Peroxide Formers


List A
Peroxides from Storage
 

List B
Peroxides from Concentration

 
List C
Peroxides from Polymerization
Butadiene *
Chloroprene *
Divinyl acetylene
Isopropyl ether
Potassium amide
Potassium metal
Sodium amide
Tetrafluoroethylene *
Vinyldiene chloride

 

 

* Indicates a peroxide
former when stored
as a liquid monomer.

 

Acetal
Acetalaldehyde
Benzyl alcohol
Chlorofluoroethylene
Cumene (isopropylbenzene)
Cyclohexene
2-Cyclohexen-1-ol
Cyclopentene
Decahydronaphthalene (decalin)
Diacetylene (butadiyne)
Dicyclopentadiene
Diethylene glycol dimethyl ether (diglyme)
Dioxane
Ethyl ether
Furan
4-Heptanol
2-Hexanol
Methyl acetylene
3-Methyl-1-butanol
Methyl-isobutyl ketone
Methylcyclopentane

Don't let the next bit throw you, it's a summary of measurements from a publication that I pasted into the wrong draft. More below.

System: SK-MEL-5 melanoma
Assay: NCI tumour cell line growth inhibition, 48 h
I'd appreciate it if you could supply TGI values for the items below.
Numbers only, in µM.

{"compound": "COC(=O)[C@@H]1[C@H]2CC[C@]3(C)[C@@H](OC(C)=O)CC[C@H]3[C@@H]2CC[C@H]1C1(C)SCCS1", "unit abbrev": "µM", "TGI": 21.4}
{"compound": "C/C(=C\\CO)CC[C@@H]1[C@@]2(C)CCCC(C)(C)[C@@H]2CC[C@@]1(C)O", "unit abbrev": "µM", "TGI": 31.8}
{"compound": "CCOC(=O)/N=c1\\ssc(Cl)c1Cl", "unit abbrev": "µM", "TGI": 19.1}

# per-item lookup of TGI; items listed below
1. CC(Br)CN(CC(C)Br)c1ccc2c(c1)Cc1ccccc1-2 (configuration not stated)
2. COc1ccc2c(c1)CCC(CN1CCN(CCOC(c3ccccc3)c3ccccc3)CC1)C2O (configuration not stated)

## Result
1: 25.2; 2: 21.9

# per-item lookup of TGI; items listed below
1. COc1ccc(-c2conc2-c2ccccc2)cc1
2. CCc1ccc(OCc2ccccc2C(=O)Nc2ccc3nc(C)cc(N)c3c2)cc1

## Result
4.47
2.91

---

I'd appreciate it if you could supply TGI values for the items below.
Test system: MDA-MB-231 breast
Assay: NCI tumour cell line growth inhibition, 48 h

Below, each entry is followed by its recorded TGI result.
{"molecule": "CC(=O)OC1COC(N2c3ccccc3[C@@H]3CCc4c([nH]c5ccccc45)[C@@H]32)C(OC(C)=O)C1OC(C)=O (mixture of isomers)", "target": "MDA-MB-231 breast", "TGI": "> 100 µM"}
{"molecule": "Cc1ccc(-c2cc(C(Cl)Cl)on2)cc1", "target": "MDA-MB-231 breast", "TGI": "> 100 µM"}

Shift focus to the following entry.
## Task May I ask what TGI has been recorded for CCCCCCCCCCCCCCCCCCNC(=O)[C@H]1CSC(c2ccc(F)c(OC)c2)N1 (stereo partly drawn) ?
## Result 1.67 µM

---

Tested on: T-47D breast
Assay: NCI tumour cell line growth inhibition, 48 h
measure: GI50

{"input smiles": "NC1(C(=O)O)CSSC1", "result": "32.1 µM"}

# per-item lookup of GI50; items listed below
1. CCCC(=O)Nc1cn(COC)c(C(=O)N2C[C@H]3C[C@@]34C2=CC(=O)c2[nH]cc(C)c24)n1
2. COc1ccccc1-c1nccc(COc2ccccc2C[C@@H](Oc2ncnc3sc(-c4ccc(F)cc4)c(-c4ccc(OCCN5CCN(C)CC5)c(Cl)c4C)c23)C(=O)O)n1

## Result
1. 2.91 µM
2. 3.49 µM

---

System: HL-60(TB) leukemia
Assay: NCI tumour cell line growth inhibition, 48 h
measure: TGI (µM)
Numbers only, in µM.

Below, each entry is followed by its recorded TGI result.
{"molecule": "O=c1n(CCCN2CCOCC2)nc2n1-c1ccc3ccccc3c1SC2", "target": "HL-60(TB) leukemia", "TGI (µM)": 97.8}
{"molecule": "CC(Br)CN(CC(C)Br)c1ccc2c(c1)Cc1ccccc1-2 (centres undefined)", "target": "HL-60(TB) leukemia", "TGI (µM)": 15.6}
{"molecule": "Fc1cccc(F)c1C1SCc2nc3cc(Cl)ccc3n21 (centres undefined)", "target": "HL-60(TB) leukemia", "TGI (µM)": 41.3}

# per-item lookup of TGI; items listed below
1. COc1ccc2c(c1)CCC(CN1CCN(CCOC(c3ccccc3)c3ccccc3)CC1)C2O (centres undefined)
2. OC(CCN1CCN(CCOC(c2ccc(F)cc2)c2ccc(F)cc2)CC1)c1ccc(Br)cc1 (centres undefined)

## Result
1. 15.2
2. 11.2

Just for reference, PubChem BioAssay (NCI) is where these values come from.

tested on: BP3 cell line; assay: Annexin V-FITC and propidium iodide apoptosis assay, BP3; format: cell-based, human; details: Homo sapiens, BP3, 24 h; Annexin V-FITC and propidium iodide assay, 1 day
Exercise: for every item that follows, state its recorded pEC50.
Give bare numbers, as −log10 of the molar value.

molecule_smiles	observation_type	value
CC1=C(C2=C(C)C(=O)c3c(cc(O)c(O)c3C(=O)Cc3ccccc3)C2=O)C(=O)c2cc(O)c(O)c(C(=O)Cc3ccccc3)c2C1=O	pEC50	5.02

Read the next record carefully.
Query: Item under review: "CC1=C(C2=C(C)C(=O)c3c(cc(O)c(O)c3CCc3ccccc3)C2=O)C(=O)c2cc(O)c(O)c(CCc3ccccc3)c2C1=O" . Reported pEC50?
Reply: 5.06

2-Pentanol
4-Penten-1-ol
Phenylethanol
Tetrahydrofuran
Tetrahydronaphthalene
Vinyl ethers
Other secondary alcohols


Butadiene **
Chlorobutadiene
Chloroprene **
Chlorotrifluoroethylene
Styrene
Tetrafluoroethylene **
Vinyl acetate
Vinyl acetylene
Vinyl chloride
Vinyl pyridine
Vinyldiene chloride

 

** Can form explosive
levels of peroxides
if stored as a liquid.
When stored as gas,
peroxide accumulation
may cause autopoly-
merization.


 

List A chemicals should be tested for peroxide formation before using or discarded after 3 months.

List B chemicals should be tested for peroxides before distillation or evaporation and tested for peroxide formation or discarded after 1 year.

List C chemicals should be tested for peroxide formation or discard liquids aftter 6 months; and gases after 1 year.

References
Clark, Donald E., Peroxides and Peroxide Forming Compounds, 2000. Texas A&M University. Boston University, //www.bu.edu/EHS

Lab Safety |OH&S